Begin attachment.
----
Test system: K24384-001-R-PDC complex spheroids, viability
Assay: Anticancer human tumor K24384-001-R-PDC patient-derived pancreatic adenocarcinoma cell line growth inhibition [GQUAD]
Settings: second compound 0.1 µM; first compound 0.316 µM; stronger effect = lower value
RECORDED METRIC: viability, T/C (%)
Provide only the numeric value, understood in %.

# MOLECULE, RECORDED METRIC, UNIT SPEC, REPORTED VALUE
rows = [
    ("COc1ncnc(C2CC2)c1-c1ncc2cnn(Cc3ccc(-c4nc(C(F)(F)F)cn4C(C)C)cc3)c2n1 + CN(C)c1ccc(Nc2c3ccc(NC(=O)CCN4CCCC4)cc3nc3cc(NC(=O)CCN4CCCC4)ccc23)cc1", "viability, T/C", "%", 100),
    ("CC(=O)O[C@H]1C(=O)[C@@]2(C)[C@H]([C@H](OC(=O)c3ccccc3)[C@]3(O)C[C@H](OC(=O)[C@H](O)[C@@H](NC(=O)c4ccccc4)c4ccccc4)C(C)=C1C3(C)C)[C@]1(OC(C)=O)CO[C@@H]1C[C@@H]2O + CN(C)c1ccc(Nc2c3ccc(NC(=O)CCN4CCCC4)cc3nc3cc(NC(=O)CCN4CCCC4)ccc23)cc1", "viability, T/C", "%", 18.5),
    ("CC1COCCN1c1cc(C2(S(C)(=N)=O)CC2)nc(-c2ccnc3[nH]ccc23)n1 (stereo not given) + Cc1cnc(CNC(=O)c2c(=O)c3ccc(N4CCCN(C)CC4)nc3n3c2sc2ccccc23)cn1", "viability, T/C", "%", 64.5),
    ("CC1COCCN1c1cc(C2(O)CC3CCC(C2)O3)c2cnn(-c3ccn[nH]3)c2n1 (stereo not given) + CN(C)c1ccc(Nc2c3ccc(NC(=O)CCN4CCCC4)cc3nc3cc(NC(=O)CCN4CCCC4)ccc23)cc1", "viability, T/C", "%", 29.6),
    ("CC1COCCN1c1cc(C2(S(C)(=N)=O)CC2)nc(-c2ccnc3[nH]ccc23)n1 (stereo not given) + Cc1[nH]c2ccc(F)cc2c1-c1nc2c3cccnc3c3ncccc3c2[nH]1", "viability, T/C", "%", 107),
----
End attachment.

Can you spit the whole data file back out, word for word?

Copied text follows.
Test system: K24384-001-R-PDC complex spheroids, viability
Assay: Anticancer human tumor K24384-001-R-PDC patient-derived pancreatic adenocarcinoma cell line growth inhibition [GQUAD]
Settings: second compound 0.1 µM; first compound 0.316 µM; stronger effect = lower value
RECORDED METRIC: viability, T/C (%)
Provide only the numeric value, understood in %.

# MOLECULE, RECORDED METRIC, UNIT SPEC, REPORTED VALUE
rows = [
    ("COc1ncnc(C2CC2)c1-c1ncc2cnn(Cc3ccc(-c4nc(C(F)(F)F)cn4C(C)C)cc3)c2n1 + CN(C)c1ccc(Nc2c3ccc(NC(=O)CCN4CCCC4)cc3nc3cc(NC(=O)CCN4CCCC4)ccc23)cc1", "viability, T/C", "%", 100),
    ("CC(=O)O[C@H]1C(=O)[C@@]2(C)[C@H]([C@H](OC(=O)c3ccccc3)[C@]3(O)C[C@H](OC(=O)[C@H](O)[C@@H](NC(=O)c4ccccc4)c4ccccc4)C(C)=C1C3(C)C)[C@]1(OC(C)=O)CO[C@@H]1C[C@@H]2O + CN(C)c1ccc(Nc2c3ccc(NC(=O)CCN4CCCC4)cc3nc3cc(NC(=O)CCN4CCCC4)ccc23)cc1", "viability, T/C", "%", 18.5),
    ("CC1COCCN1c1cc(C2(S(C)(=N)=O)CC2)nc(-c2ccnc3[nH]ccc23)n1 (stereo not given) + Cc1cnc(CNC(=O)c2c(=O)c3ccc(N4CCCN(C)CC4)nc3n3c2sc2ccccc23)cn1", "viability, T/C", "%", 64.5),
    ("CC1COCCN1c1cc(C2(O)CC3CCC(C2)O3)c2cnn(-c3ccn[nH]3)c2n1 (stereo not given) + CN(C)c1ccc(Nc2c3ccc(NC(=O)CCN4CCCC4)cc3nc3cc(NC(=O)CCN4CCCC4)ccc23)cc1", "viability, T/C", "%", 29.6),
    ("CC1COCCN1c1cc(C2(S(C)(=N)=O)CC2)nc(-c2ccnc3[nH]ccc23)n1 (stereo not given) + Cc1[nH]c2ccc(F)cc2c1-c1nc2c3cccnc3c3ncccc3c2[nH]1", "viability, T/C", "%", 107),